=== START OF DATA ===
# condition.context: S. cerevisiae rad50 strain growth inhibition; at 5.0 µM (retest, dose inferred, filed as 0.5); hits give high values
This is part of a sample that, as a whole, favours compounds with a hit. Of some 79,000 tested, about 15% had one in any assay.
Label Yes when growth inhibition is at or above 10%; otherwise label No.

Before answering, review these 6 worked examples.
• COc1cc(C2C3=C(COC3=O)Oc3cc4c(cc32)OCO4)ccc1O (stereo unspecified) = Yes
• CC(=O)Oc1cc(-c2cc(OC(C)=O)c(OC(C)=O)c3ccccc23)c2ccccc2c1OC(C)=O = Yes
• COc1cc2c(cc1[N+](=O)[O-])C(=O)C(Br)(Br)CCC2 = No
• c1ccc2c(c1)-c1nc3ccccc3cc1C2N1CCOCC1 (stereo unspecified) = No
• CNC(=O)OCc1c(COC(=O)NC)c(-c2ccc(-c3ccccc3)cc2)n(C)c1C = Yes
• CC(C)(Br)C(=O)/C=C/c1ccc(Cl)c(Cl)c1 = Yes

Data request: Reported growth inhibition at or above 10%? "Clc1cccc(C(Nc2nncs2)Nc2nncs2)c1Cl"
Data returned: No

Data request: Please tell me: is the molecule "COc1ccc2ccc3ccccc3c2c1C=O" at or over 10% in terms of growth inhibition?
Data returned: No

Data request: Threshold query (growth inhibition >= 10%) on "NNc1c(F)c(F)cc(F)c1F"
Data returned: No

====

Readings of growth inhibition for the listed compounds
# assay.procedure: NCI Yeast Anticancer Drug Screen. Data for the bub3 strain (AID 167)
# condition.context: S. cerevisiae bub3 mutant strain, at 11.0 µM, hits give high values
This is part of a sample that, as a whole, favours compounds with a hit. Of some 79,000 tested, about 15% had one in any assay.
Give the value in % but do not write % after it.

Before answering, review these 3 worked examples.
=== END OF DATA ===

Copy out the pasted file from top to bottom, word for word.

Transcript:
# condition.context: S. cerevisiae rad50 strain growth inhibition; at 5.0 µM (retest, dose inferred, filed as 0.5); hits give high values
This is part of a sample that, as a whole, favours compounds with a hit. Of some 79,000 tested, about 15% had one in any assay.
Label Yes when growth inhibition is at or above 10%; otherwise label No.

Before answering, review these 6 worked examples.
• COc1cc(C2C3=C(COC3=O)Oc3cc4c(cc32)OCO4)ccc1O (stereo unspecified) = Yes
• CC(=O)Oc1cc(-c2cc(OC(C)=O)c(OC(C)=O)c3ccccc23)c2ccccc2c1OC(C)=O = Yes
• COc1cc2c(cc1[N+](=O)[O-])C(=O)C(Br)(Br)CCC2 = No
• c1ccc2c(c1)-c1nc3ccccc3cc1C2N1CCOCC1 (stereo unspecified) = No
• CNC(=O)OCc1c(COC(=O)NC)c(-c2ccc(-c3ccccc3)cc2)n(C)c1C = Yes
• CC(C)(Br)C(=O)/C=C/c1ccc(Cl)c(Cl)c1 = Yes

Data request: Reported growth inhibition at or above 10%? "Clc1cccc(C(Nc2nncs2)Nc2nncs2)c1Cl"
Data returned: No

Data request: Please tell me: is the molecule "COc1ccc2ccc3ccccc3c2c1C=O" at or over 10% in terms of growth inhibition?
Data returned: No

Data request: Threshold query (growth inhibition >= 10%) on "NNc1c(F)c(F)cc(F)c1F"
Data returned: No

====

Readings of growth inhibition for the listed compounds
# assay.procedure: NCI Yeast Anticancer Drug Screen. Data for the bub3 strain (AID 167)
# condition.context: S. cerevisiae bub3 mutant strain, at 11.0 µM, hits give high values
This is part of a sample that, as a whole, favours compounds with a hit. Of some 79,000 tested, about 15% had one in any assay.
Give the value in % but do not write % after it.

Before answering, review these 3 worked examples.